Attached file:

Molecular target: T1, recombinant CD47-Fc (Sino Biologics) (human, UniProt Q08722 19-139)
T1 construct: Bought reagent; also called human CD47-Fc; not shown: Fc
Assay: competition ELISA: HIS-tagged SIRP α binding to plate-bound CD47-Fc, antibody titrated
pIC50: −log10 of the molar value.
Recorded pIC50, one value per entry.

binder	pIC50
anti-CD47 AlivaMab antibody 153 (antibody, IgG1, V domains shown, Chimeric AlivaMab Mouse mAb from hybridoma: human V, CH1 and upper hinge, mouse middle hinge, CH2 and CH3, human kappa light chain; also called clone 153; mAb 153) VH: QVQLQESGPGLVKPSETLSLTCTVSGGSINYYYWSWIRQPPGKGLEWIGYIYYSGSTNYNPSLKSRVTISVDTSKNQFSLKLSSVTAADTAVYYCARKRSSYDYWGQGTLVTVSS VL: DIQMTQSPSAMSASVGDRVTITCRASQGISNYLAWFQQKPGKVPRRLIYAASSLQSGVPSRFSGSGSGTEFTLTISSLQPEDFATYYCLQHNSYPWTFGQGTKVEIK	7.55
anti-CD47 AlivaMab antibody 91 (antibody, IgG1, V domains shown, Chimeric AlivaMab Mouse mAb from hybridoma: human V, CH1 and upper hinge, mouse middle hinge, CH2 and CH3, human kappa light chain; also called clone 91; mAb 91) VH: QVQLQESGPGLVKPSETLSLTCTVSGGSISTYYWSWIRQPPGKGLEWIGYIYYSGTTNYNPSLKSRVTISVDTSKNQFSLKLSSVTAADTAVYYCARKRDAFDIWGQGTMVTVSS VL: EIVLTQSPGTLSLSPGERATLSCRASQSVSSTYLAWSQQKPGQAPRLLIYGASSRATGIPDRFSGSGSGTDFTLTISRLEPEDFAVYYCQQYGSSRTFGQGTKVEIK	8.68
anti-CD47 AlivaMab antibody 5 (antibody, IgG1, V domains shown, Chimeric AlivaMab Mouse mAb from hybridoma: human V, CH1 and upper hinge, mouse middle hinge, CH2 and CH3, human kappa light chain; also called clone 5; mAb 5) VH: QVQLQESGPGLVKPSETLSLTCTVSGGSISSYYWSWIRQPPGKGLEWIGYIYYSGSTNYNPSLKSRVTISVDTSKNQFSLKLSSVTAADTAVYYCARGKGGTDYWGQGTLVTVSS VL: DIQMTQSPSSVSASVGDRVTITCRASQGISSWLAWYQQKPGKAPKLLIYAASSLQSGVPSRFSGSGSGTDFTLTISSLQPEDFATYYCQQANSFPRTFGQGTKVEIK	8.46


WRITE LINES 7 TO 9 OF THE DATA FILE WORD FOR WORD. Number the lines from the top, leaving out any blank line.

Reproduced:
anti-CD47 AlivaMab antibody 153 (antibody, IgG1, V domains shown, Chimeric AlivaMab Mouse mAb from hybridoma: human V, CH1 and upper hinge, mouse middle hinge, CH2 and CH3, human kappa light chain; also called clone 153; mAb 153) VH: QVQLQESGPGLVKPSETLSLTCTVSGGSINYYYWSWIRQPPGKGLEWIGYIYYSGSTNYNPSLKSRVTISVDTSKNQFSLKLSSVTAADTAVYYCARKRSSYDYWGQGTLVTVSS VL: DIQMTQSPSAMSASVGDRVTITCRASQGISNYLAWFQQKPGKVPRRLIYAASSLQSGVPSRFSGSGSGTEFTLTISSLQPEDFATYYCLQHNSYPWTFGQGTKVEIK	7.55
anti-CD47 AlivaMab antibody 91 (antibody, IgG1, V domains shown, Chimeric AlivaMab Mouse mAb from hybridoma: human V, CH1 and upper hinge, mouse middle hinge, CH2 and CH3, human kappa light chain; also called clone 91; mAb 91) VH: QVQLQESGPGLVKPSETLSLTCTVSGGSISTYYWSWIRQPPGKGLEWIGYIYYSGTTNYNPSLKSRVTISVDTSKNQFSLKLSSVTAADTAVYYCARKRDAFDIWGQGTMVTVSS VL: EIVLTQSPGTLSLSPGERATLSCRASQSVSSTYLAWSQQKPGQAPRLLIYGASSRATGIPDRFSGSGSGTDFTLTISRLEPEDFAVYYCQQYGSSRTFGQGTKVEIK	8.68
anti-CD47 AlivaMab antibody 5 (antibody, IgG1, V domains shown, Chimeric AlivaMab Mouse mAb from hybridoma: human V, CH1 and upper hinge, mouse middle hinge, CH2 and CH3, human kappa light chain; also called clone 5; mAb 5) VH: QVQLQESGPGLVKPSETLSLTCTVSGGSISSYYWSWIRQPPGKGLEWIGYIYYSGSTNYNPSLKSRVTISVDTSKNQFSLKLSSVTAADTAVYYCARGKGGTDYWGQGTLVTVSS VL: DIQMTQSPSSVSASVGDRVTITCRASQGISSWLAWYQQKPGKAPKLLIYAASSLQSGVPSRFSGSGSGTDFTLTISSLQPEDFATYYCQQANSFPRTFGQGTKVEIK	8.46